The electrical components 116 may include various mechanisms capable of processing, transferring, and/or providing electrical charge or electric signals. Among possible examples, the electrical components 116 may include electrical wires, circuitry, and/or wireless communication transmitters and receivers to enable operations of the robotic system 100. The electrical components 116 may interwork with the mechanical components 110 to enable the robotic system 100 to perform various operations. The electrical components 116 may be configured to provide power from the power source(s) 114 to the various mechanical components 110, for example. Further, the robotic system 100 may include electric motors. Other examples of electrical components 116 may exist as well.

Although not shown in FIG. 1, the robotic system 100 may include a body, which may connect to or house appendages and components of the robotic system. As such, the structure of the body may vary within examples and may further depend on particular operations that a given robot may have been designed to perform. For example, a robot developed to carry heavy loads may have a wide body that enables placement of the load. Similarly, a robot designed to reach high speeds may have a narrow, small body that does not have substantial weight. Further, the body and/or the other components may be developed using various types of materials, such as metals or plastics. Within other examples, a robot may have a body with a different structure or made of various types of materials.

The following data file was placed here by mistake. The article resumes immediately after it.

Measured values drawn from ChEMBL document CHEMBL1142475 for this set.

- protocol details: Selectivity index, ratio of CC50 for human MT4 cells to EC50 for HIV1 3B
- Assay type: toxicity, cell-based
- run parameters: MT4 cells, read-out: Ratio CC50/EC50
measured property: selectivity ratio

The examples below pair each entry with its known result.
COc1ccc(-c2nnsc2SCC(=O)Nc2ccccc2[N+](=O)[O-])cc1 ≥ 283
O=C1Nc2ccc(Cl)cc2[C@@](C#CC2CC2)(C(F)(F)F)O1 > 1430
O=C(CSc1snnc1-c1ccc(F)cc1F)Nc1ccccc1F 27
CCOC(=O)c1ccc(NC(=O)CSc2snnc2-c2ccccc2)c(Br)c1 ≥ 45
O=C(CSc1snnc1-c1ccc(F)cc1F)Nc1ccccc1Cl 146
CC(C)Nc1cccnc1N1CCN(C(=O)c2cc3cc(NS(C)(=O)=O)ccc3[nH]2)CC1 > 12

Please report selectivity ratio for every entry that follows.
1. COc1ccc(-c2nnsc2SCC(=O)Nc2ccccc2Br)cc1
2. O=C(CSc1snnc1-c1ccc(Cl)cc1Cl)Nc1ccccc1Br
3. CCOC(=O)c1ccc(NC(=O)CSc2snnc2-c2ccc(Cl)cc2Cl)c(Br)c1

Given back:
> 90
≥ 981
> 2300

The body and/or the other components may include or carry the sensor(s) 112. These sensors may be positioned in various locations on the robotic device 100, such as on the body and/or on one or more of the appendages, among other examples.

On its body, the robotic device 100 may carry a load, such as a type of cargo that is to be transported. The load may also represent external batteries or other types of power sources (e.g., solar panels) that the robotic device 100 may utilize. Carrying the load represents one example use for which the robotic device 100 may be configured, but the robotic device 100 may be configured to perform other operations as well.